The newest Memphis City Council member is Joseph Ford Canale. The Christian Brothers High School golf coach and funeral director got the seven votes required to fill the vacant Super District 9 seat on the first and only ballot by the 12 council members.
TRANSPORTATION & LOGISTICS
Explore Bike Share Officially Debuts in Memphis
After nearly two years of planning, preparation and hard work, Explore Bike Share in Memphis has finally rolled out. Despite the early morning heat and humidity, several hundred onlookers and volunteers assembled Downtown in Court Square Wednesday, May 23, to celebrate the official launch of the 600-bike fleet.
Outgoing Shelby County Sheriff Bill Oldham said Monday, May 21, he will rely on the county attorney’s office for any changes in how sheriff’s deputies and jailers deal with immigrants when a new state law takes effect in 2019.
Friendship and service to the community and each other were celebrated Saturday, May 19, as the River City (TN) Chapter of The Links Inc. marked its 25th anniversary with a special event at the National Civil Rights Museum.
While there may be something rotten in Denmark, as Shakespeare wrote in “Hamlet,” it sure isn’t in the bicycling realm. And as Memphis embarks on its new Explore Bike Share initiative, a look at the Scandinavian country of 5.7 million people certainly offers a positive tale of cycling safety.
THE TIPPING POINT
Originally from Arkansas, Sara Burnett, director of community and public relations at Le Bonheur Children’s Hospital, made her way to Washington, D.C., and East Tennessee before firmly planting her roots here in Memphis.
Max Schrock can look at his current manager Stubby Clapp eye-to-eye – something he’s uniquely qualified to do – and see what he needs to do to take that last step up the baseball food chain.
Las Vegas Golden Knights owner Bill Foley had a plan. It was an ambitious plan, but not a crazy plan. His expansion NHL team would strive to make the playoffs in three years and capture the Stanley Cup in six.
In the hotel-casino universe they’d call this a “soft opening” – hold the bells and whistles, but concentrate on the building blocks that will make up the ultimate experience. So it was on a recent Saturday night as USL Memphis sporting director Andrew Bell excitedly paced around Christian Brothers High School’s stadium waiting to watch some soccer rather than just talk about it.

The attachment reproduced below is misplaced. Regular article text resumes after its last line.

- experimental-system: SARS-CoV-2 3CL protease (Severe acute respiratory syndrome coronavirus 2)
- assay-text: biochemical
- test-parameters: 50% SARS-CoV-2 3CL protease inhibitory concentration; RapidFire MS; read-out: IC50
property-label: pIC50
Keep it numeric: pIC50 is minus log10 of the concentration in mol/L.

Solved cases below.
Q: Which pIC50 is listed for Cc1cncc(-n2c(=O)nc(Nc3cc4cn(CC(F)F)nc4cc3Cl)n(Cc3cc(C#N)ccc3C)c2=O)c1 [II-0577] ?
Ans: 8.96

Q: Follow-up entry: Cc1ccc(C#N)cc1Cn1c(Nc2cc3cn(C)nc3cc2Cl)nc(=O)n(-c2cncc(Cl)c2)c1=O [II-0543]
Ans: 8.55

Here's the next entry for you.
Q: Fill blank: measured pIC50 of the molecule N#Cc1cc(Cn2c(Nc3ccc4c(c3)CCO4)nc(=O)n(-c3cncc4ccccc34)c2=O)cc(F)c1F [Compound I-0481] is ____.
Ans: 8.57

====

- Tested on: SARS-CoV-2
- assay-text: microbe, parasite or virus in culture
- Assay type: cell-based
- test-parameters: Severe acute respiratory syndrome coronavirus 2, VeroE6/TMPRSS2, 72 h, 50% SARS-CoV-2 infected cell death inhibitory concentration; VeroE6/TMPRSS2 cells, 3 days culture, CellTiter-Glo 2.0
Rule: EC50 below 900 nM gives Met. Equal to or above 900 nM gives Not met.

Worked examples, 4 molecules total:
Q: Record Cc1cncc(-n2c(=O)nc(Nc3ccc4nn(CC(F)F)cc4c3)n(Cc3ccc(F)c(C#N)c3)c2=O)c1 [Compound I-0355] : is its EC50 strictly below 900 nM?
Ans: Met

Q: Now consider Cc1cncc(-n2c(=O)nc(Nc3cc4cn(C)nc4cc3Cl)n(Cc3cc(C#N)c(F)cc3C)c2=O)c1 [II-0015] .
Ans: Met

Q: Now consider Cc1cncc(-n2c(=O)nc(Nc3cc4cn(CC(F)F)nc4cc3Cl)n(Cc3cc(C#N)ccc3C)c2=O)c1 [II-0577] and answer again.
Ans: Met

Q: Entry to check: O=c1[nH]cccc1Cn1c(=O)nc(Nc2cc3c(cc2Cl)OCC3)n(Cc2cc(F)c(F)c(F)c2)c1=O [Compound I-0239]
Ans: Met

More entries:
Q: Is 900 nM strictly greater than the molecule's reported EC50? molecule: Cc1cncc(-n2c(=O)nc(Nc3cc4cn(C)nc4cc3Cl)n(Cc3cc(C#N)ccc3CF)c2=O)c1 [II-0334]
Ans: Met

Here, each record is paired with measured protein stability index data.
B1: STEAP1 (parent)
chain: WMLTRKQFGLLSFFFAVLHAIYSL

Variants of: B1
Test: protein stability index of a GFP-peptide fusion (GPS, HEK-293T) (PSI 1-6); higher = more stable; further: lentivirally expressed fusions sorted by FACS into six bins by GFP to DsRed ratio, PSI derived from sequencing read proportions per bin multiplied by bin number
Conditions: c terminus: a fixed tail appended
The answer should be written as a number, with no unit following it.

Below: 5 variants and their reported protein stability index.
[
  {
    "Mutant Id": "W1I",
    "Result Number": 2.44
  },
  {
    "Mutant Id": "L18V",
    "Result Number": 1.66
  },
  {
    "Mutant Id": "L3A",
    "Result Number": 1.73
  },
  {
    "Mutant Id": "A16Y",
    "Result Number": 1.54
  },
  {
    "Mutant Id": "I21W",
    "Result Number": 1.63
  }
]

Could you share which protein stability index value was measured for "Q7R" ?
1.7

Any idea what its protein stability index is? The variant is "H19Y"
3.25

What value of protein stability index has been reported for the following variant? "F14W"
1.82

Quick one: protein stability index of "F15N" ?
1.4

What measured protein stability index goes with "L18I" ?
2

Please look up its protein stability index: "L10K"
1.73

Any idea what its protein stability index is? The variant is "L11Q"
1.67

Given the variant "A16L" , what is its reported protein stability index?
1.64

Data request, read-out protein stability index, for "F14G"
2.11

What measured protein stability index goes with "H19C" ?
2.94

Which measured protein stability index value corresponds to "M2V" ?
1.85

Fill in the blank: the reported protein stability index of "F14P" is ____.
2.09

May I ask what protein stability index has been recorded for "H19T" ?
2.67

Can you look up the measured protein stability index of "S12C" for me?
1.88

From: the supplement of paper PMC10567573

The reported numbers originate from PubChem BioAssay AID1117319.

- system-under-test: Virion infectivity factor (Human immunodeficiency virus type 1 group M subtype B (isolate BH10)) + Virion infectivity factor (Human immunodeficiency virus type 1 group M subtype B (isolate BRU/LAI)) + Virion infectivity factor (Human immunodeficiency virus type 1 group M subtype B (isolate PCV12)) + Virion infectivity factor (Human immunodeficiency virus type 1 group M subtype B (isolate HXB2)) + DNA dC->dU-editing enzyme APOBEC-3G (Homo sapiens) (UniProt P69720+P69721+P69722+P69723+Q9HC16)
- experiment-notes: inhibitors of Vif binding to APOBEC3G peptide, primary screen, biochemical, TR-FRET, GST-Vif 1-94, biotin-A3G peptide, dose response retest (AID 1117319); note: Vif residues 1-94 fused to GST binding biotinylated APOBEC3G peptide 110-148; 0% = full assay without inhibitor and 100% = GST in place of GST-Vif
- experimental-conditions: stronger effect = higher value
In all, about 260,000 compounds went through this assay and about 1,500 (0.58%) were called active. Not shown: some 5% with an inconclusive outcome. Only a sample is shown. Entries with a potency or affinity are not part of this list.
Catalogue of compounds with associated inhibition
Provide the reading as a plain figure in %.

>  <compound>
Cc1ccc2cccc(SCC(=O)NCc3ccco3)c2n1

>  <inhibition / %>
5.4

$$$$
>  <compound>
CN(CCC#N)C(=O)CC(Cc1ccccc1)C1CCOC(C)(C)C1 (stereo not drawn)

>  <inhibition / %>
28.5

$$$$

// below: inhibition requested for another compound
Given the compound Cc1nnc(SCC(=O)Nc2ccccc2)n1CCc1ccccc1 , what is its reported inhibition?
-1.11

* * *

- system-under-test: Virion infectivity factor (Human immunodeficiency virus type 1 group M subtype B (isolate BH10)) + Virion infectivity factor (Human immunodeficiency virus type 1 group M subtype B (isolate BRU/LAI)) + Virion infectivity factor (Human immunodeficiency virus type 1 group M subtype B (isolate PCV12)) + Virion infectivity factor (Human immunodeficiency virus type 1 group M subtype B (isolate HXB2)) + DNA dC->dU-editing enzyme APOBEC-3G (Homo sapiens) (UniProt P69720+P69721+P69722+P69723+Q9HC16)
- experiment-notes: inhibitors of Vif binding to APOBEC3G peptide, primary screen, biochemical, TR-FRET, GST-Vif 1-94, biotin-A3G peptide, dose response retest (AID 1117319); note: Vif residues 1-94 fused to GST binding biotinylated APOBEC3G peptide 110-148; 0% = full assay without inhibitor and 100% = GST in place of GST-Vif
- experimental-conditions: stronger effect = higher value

Dr. Derek M. Kelly, a pediatric orthopedic surgeon at Campbell Clinic Orthopaedics and Le Bonheur Children’s Hospital, has been awarded the Special Effort and Excellence Award from the Pediatric Orthopaedic Society of North America.
VIEW FROM THE HILL
A year-old law enabling Tennessee colleges and universities to keep secret the “proprietary” fees they pay money managers for handling risky investments is likely to be reviewed this year.
STILL CRAZY. STILL RIGHT. Lauren Crews and I sipped coffee and talked about his crazy idea. Again. I’m writing about it. Again. Maybe we’re both crazy.
Ray’s Take: Buying a second home for personal use or as an investment has become one of the fastest-growing trends in the U.S. According to the National Association of Realtors, more than 30 million Americans are expected to enter the second home market in the next decade.
Climbing mountains, metaphorically speaking, has become my preferred lifestyle. The exhilaration of the climb, whatever the challenge, I find inspirational. However, I have never considered actually scaling a mountain, even a large boulder, until last week when I visited Memphis Rox, a premier rock climbing facility that opened two months ago in Memphis.
Some time ago, our support center received a frantic email from a customer. His laptop had been stolen from his rental car while he was traveling in Texas for business. He wasn’t sure what to do, and was concerned about the loss of data in addition to the obvious concern of finding the hardware.
We all have bad days. Whether you woke up on the wrong side of the bed or someone cut you off on the way to work, it can make getting through the day difficult. What can make it even more difficult is when we look at each moment as a competition to the top.
As technology has continued to evolve in the last decade, marketers have been closely watching and anticipating the progression of geomarketing, or the application of location intelligence to effectively market products and services to consumers.
It is always the right time for a campaign if your organization has done its planning, built its capacity, has volunteer leadership in place, and understands the philanthropic landscape. That is a lot of work. No organization can do it all at once and simultaneously continue operations.
Dan Price, founder and CEO, Gravity Payments, in conversation with Dev Patnaik, CEO, Jump Associates